It is not for nothing that the Christmas season is referred to as the most wonderful time of the year. Coming as it does towards the end of the year, it is traditionally the time for family get-togethers and fellowship, to share food and frolics.
But Christmas 2020 will not be like past Christmases. Travel restrictions and quarantines in place would mean quiet celebrations without some or most family members. This year was not a normal year and with the ongoing pandemic it would be foolhardy to expect a normal Christmas. It would be the first time in the six decades of my life that I will not be attending midnight Mass in church on Christmas eve.
The midnight Mass has always been the highpoint of Christmas celebrations beginning with carols and ending with the festive blessings before we walked home every wintry December night. Usually, the run up to Christmas begins in early December with shopping, Christmas bazaars, carol singing.
This time, it appears the pandemic has dampened the mood as people are cognizant of the fact that Christmas will be subdued. Shoppers are few and far between with retailers reporting reduced footfall; carol singers cannot go singing house-to-house. Most Christians will be listening to the Holy Mass online at home, the Christmas lunch will be a family affair and visiting friends or relatives to exchange festive greetings is likely to be limited. Many will be connecting with each other online via Zoom or Skype. Yuletide dances and parties are not happening. Nor can we take the festive spirit of goodwill and cheer to the lonely and sick at aged homes, orphanages, hospitals and elsewhere.
But let’s count ourselves lucky. At least we can celebrate the birth of Jesus Christ even if it is on a small scale, perhaps a solemn and reflective Christmas within our homes. The fact is we can simply celebrate and we must be grateful for that. There are so many – young and old - who did not live to celebrate, who passed away this year due to the deadly coronavirus.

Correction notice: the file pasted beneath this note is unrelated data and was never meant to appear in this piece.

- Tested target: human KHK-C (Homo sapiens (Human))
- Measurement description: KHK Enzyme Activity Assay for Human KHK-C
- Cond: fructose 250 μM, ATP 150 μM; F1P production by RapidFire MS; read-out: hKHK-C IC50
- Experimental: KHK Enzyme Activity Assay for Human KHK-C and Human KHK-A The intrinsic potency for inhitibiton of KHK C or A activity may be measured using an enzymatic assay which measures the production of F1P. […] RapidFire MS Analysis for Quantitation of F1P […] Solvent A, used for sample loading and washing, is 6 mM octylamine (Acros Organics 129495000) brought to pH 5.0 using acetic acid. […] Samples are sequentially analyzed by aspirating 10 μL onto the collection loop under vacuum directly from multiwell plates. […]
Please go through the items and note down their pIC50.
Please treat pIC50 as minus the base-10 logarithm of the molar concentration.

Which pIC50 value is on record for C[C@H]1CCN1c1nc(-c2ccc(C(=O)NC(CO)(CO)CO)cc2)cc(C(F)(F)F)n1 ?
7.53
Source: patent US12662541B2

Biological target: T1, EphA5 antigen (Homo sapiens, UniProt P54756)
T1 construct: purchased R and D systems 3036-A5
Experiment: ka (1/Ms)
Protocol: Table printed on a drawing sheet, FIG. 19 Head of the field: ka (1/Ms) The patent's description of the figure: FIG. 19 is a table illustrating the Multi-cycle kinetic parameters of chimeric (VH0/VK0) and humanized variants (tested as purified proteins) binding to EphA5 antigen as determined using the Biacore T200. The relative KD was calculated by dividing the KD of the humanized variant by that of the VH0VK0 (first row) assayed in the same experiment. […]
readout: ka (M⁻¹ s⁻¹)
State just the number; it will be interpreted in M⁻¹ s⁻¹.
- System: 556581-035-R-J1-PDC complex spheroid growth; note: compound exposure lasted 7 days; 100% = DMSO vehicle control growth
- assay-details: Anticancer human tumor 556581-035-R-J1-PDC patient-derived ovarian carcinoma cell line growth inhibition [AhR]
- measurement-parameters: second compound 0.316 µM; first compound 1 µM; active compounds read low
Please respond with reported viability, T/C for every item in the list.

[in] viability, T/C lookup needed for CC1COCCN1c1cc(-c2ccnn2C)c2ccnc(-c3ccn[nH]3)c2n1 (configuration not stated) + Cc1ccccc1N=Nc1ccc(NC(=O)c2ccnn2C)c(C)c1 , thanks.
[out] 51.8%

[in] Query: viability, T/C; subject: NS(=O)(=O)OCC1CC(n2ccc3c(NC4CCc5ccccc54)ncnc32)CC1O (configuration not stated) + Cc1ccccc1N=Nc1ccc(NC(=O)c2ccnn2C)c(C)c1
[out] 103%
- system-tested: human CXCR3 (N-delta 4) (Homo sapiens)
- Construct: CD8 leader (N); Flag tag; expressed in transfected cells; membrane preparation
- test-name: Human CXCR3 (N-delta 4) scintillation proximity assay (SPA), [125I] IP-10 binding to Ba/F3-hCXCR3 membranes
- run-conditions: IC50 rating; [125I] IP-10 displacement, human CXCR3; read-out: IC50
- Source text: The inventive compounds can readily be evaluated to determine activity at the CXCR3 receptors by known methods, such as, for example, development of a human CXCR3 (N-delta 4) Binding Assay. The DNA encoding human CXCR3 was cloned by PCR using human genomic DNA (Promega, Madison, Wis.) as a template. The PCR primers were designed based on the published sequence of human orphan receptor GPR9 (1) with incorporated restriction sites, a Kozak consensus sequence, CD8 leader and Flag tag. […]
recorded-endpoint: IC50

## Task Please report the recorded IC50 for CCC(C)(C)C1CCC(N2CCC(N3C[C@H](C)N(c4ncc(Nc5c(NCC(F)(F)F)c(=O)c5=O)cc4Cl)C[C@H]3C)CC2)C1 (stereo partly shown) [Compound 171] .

There are many others who have lost jobs and with reduced incomes who are struggling to pay their bills; there are the ones who have lost loved ones to the virus and are still in mourning; others are battling sickness, stress or depression not to speak of the homeless, the lonely, the separated and the outcast.
So, let’s not forget how fortunate we are to celebrate this universal festival because there was a time when Christmas was banned. Believe it or not, there was a ruler who, like the famous Charles Dickens’ character Uncle Scrooge, was not moved by the Christmas spirit. Oliver Cromwell, the tyrant ruler who established a reign of terror in England in the sixteenth century issued a royal edict that there would be no Christmas during his reign. And the killjoy that he was, he not only turned his back on this great festival of joy, but also deprived an entire nation of its fun and frolic.
Worse, Oliver Cromwell even forced shopkeepers and traders to work on Christmas day. Even worse, the hard-hearted dictator declared Christmas would be, not a day of feasting but a day of fasting.
The jingle of Christmas bells was heard again with redoubled fervour and Christmas trees were illuminated in every town and village. Joy and laughter ran throughout the country as Christmas was back again. Let’s be thankful for small mercies and celebrate Christmas in whatever way each of us can in these challenging times. More importantly, the spirit of Christmas with its message of peace, love and goodwill to all men is what makes it a universal feast celebrated worldwide irrespective of caste, creed or religion.
In this very different Christmas, let’s look at it in a new way and reflect on the true meaning and message of Christmas which is peace, love and goodwill, so vital to all of us. We all want a world without pain, without fear, a world without war and hatred. And indeed a world without that minuscule virus which put paid to all plans and celebrations this year.